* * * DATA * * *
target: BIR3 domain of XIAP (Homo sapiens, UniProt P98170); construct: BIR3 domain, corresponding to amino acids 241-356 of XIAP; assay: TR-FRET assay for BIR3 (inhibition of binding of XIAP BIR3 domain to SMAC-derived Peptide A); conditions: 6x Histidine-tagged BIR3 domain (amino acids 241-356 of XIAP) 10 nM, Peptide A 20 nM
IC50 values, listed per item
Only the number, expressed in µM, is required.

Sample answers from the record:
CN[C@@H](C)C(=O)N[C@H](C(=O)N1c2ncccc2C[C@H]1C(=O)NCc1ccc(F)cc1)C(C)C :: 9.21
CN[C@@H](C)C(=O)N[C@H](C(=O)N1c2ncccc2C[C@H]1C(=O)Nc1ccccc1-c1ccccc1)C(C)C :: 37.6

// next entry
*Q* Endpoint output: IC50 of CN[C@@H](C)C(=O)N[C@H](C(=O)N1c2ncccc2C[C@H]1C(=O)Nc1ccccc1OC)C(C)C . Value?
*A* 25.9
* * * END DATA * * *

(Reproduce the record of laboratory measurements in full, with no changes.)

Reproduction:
target: BIR3 domain of XIAP (Homo sapiens, UniProt P98170); construct: BIR3 domain, corresponding to amino acids 241-356 of XIAP; assay: TR-FRET assay for BIR3 (inhibition of binding of XIAP BIR3 domain to SMAC-derived Peptide A); conditions: 6x Histidine-tagged BIR3 domain (amino acids 241-356 of XIAP) 10 nM, Peptide A 20 nM
IC50 values, listed per item
Only the number, expressed in µM, is required.

Sample answers from the record:
CN[C@@H](C)C(=O)N[C@H](C(=O)N1c2ncccc2C[C@H]1C(=O)NCc1ccc(F)cc1)C(C)C :: 9.21
CN[C@@H](C)C(=O)N[C@H](C(=O)N1c2ncccc2C[C@H]1C(=O)Nc1ccccc1-c1ccccc1)C(C)C :: 37.6

// next entry
*Q* Endpoint output: IC50 of CN[C@@H](C)C(=O)N[C@H](C(=O)N1c2ncccc2C[C@H]1C(=O)Nc1ccccc1OC)C(C)C . Value?
*A* 25.9